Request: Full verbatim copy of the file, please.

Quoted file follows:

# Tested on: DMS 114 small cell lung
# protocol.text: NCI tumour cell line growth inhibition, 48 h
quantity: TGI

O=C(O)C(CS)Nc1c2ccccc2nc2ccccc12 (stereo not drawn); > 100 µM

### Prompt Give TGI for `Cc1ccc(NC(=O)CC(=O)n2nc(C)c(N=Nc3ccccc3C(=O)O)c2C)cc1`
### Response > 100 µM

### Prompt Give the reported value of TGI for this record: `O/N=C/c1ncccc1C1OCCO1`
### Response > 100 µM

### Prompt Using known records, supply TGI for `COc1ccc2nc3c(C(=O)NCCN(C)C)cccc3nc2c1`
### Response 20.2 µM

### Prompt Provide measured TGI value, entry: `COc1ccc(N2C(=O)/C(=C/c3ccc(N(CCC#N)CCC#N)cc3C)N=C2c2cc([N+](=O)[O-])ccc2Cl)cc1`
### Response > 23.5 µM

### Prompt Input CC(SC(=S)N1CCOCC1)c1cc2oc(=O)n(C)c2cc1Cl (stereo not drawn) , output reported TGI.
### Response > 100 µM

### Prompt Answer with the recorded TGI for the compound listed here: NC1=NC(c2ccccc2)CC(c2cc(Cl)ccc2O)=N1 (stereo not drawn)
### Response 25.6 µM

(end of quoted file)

# Tested on: DMS 114 small cell lung
# protocol.text: NCI tumour cell line growth inhibition, 48 h
quantity: TGI

O=C(O)C(CS)Nc1c2ccccc2nc2ccccc12 (stereo not drawn); > 100 µM

### Prompt Give TGI for `Cc1ccc(NC(=O)CC(=O)n2nc(C)c(N=Nc3ccccc3C(=O)O)c2C)cc1`
### Response > 100 µM

### Prompt Give the reported value of TGI for this record: `O/N=C/c1ncccc1C1OCCO1`
### Response > 100 µM

### Prompt Using known records, supply TGI for `COc1ccc2nc3c(C(=O)NCCN(C)C)cccc3nc2c1`
### Response 20.2 µM

### Prompt Provide measured TGI value, entry: `COc1ccc(N2C(=O)/C(=C/c3ccc(N(CCC#N)CCC#N)cc3C)N=C2c2cc([N+](=O)[O-])ccc2Cl)cc1`
### Response > 23.5 µM

### Prompt Input CC(SC(=S)N1CCOCC1)c1cc2oc(=O)n(C)c2cc1Cl (stereo not drawn) , output reported TGI.
### Response > 100 µM

### Prompt Answer with the recorded TGI for the compound listed here: NC1=NC(c2ccccc2)CC(c2cc(Cl)ccc2O)=N1 (stereo not drawn)
### Response 25.6 µM